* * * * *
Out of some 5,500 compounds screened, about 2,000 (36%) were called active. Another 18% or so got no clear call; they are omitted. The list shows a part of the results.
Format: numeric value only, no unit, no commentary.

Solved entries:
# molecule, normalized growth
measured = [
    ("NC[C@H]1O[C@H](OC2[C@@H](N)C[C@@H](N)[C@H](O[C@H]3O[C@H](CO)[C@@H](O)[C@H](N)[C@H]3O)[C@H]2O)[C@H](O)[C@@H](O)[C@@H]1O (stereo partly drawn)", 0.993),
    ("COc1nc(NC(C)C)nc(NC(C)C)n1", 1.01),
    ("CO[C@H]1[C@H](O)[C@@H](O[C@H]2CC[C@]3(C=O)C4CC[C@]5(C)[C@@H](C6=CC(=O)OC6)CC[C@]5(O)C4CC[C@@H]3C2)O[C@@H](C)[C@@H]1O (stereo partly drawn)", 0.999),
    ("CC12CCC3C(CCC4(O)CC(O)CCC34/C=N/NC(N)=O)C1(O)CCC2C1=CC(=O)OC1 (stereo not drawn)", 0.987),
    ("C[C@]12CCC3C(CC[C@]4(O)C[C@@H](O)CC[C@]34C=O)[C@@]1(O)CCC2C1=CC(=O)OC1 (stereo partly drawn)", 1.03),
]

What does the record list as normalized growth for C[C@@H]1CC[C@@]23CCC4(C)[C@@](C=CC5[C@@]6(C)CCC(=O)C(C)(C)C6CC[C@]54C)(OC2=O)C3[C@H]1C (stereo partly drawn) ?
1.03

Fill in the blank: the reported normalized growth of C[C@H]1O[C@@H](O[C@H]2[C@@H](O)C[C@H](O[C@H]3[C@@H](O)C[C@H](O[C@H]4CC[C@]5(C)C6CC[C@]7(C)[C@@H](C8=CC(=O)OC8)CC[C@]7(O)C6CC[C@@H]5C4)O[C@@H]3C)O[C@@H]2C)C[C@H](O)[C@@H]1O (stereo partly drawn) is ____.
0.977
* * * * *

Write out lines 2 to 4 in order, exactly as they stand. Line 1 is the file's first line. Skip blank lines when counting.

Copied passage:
Format: numeric value only, no unit, no commentary.

Solved entries:
# molecule, normalized growth